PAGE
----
A reminder on the public safety objective by Luke Elford and Michelle Hazlewood
The licensing regime informs us that each of the four licensing objectives are of equal importance, but does that mantra ring true in practice? In our experiences as licensing solicitors, it often feels like the other objectives – such as the prevention of crime and disorder, the prevention of public nuisance and the protection of children from harm – appear to outshine public safety, and it is sometimes considered less of a priority.
Quite often, we deal with premises licences where there are an abundance of conditions addressing those matters, but see very few aimed at ensuring the safety of the public in comparison. While this licensing objective can be overlooked or downplayed in comparison to its peers, this can be unnerving considering that it has the potential for the most catastrophic of consequences. We believe it is absolutely essential that the welfare of customers must be taken seriously from the get-go of the licensing process, rather than after the mistakes have already been made.
Only recently, we heard about an incident at a bar in London where the entire mezzanine floor collapsed, injuring 13 people. This is not the only accident of its kind, as a couple of years ago, the ceiling of a West End theatre caved in after a water leak, falling onto the audience below. Another central London bar hit headlines in January as five clubbers were taken to hospital after being given caustic soda instead of salt to consume with their tequila shots. These examples highlight the scope and extent of public safety, so prevention of these different risks is essential. When serious, critical incidents like this occur at licensed premises (and they happen more often than you think), it is the public that faces the most serious consequences first and foremost.
In licensing applications, we see the public safety objective addressed in a variety of ways. The measures in place will vary between premises, depending on the type of venue and its environmental considerations, but they often include the following:
• Fire safety
• Emergency access and egress
• Good communication with responsible authorities and the emergency services
• Having trained first aiders and first aid kits
• Safety of those performing at a premises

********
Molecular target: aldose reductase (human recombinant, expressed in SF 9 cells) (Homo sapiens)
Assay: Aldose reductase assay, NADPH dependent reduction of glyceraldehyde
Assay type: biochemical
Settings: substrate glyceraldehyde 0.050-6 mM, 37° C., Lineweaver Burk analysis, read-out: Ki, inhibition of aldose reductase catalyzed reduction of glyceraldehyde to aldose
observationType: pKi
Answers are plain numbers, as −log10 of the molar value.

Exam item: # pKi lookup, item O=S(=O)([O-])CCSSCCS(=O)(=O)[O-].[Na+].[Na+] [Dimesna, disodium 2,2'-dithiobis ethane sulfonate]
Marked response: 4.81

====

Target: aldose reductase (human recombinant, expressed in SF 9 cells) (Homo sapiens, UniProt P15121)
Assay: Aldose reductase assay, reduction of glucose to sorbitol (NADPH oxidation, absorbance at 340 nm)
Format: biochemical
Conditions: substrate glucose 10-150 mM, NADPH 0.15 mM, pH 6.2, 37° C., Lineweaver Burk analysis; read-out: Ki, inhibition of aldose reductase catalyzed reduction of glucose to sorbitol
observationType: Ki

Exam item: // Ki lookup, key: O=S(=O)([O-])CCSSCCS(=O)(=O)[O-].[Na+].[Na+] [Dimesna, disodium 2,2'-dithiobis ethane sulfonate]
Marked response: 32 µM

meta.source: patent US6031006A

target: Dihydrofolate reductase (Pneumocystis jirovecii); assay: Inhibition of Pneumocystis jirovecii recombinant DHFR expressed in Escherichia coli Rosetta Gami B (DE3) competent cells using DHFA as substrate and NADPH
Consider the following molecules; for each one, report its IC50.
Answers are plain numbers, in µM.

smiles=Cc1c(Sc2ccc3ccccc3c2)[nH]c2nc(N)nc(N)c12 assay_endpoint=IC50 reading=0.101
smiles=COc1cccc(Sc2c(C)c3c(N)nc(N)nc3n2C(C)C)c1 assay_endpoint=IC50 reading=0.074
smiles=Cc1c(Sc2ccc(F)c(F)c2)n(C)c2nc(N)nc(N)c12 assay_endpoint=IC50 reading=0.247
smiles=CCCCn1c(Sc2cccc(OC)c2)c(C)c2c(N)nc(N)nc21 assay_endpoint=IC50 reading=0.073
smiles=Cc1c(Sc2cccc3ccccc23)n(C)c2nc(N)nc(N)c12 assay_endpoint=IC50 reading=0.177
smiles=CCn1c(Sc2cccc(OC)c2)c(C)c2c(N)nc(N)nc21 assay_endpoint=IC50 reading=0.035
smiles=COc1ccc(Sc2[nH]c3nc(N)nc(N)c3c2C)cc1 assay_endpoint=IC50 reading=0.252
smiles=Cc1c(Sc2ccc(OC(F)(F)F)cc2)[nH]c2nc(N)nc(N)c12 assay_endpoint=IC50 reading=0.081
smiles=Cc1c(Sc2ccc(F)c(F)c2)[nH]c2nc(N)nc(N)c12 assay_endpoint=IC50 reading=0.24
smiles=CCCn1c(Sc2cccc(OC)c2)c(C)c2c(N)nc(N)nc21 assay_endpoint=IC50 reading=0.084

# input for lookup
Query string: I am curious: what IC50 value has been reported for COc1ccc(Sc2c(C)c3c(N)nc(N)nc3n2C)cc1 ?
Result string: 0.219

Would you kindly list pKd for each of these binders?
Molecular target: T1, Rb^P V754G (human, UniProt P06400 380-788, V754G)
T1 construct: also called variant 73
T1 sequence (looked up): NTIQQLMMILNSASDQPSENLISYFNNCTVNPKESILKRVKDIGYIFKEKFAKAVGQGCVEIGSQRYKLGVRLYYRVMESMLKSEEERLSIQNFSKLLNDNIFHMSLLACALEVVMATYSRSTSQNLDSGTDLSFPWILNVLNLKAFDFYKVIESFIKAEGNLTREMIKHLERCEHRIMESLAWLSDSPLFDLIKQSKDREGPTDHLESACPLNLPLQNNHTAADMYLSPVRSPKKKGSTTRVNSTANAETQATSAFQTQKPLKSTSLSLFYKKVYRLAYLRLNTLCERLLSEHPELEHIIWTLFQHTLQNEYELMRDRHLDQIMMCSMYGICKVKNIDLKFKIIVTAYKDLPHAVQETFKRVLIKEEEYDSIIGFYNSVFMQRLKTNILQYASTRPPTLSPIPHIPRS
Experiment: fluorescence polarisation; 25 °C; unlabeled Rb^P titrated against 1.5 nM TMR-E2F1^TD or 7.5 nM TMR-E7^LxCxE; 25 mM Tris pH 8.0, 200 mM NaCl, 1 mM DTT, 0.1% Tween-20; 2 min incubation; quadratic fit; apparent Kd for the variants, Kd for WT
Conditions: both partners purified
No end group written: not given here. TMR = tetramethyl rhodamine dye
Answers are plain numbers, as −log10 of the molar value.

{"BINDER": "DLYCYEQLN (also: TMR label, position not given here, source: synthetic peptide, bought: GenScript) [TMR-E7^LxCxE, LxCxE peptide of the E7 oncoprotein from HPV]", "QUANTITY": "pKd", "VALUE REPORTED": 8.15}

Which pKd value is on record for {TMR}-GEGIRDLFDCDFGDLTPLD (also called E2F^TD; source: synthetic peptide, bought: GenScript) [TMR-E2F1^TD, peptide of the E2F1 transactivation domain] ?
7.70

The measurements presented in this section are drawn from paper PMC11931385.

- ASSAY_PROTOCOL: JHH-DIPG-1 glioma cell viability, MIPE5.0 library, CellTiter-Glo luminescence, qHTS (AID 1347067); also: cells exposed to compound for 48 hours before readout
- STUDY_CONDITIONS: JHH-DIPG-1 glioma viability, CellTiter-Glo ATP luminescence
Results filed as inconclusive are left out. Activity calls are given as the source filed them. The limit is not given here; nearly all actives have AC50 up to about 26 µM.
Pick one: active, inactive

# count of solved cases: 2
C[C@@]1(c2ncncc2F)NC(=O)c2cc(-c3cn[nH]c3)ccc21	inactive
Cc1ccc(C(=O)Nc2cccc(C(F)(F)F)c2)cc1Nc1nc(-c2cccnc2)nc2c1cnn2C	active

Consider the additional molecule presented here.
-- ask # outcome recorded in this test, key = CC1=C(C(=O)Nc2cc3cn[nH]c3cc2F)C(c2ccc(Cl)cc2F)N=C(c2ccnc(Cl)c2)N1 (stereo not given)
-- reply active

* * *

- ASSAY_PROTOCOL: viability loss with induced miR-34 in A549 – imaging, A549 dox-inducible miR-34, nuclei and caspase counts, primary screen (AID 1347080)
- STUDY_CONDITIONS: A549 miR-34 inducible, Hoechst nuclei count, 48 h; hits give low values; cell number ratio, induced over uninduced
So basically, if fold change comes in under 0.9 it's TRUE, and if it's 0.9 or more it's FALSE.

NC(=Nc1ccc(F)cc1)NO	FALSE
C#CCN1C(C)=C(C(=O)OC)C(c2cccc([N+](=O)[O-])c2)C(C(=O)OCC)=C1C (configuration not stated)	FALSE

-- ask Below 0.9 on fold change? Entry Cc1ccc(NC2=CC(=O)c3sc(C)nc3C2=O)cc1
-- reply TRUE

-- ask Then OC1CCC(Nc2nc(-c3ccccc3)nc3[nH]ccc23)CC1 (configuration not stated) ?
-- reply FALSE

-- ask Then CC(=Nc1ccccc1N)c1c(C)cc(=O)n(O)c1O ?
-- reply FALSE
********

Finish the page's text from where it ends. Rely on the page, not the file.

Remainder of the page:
• Capacity limits
• CCTV coverage
We have found that the amount of focus on the public safety licensing objective often differs depending on the local authority. In one area of London, the council arranges to visit premises to check that the venue is suitable for the public in advance of issuing a premises licence. In another part of the country, applicants are required to provide evidence of how slippery, or unslippery, their floors are. Operators often have to chase the manufacturer regarding their slip ratings in order to pass this test. This can prove to be a huge admin hurdle, and it is the only local authority in the country to have this rule in place, but it can help avoid lawsuits and defend against litigation culture.
The thorniest public safety issue of them all is that of a venue’s capacity. The number of customers and staff that can be within a premises at any one time is often the focus of many license conditions. Here, multiple regimes and considerations such as fire safety, building regulation and other criteria overlap and compete with one another as to who should have the final say.
The permitted capacity for a premises will be calculated in accordance with a premises’ fire risk assessment, which is required by law under The Regulatory Reform (Fire Safety) Order 2005, and to be kept under review. However, this alone does not result in the final figure. Licensing authorities will also recommend the capacity of a premises after considering how many toilets it has. This originates from the British Standard 6465 in respect of sanitary installations. Of course, some authorities are hotter on this than others, but the rules specify a different optimum ratio of toilets for different types of premises, for example, pubs and restaurants.
Here, two problems occur. The first is the argument about whether a premises fits a certain category of hospitality venue or not. For example, would you consider a pub that serves significant amounts of food still just a pub, or is it a restaurant too? Secondly, the British Standard hasn’t kept pace with societal change when discussing the gender of customers and the toilets they use. By default, there may only be male or female toilets available in a venue, without recognising that people might identify as something other than this. In recent years, we have seen unisex toilets becoming more and more prevalent up and down the country, as society becomes more gender inclusive. However, the British Standard says that a unisex bathroom should have a sink inside the same room as the toilet to consider it fit for purpose. This can take up a lot of space in a venue when you compare it to tightly packed urinals, and also requires costly refurbishments.
There are so many factors for operators to consider regarding health and safety. The real question is, how do we ensure that the public safety objective is promoted without overburdening and micro-managing businesses? Those within hospitality battle to balance the culture of “where there’s blame, there’s a claim” with taking reasonable action to prevent serious accidents from occurring. A significant incident is likely to cause a breach of the Licensing Act and, in turn, can lead to a licence review. Let us continue to ensure that this industry is providing the public with safe and pleasant environments while also avoiding hefty litigation processes.
Luke Elford and Michelle Hazlewood are partners at John Gaunt & Partners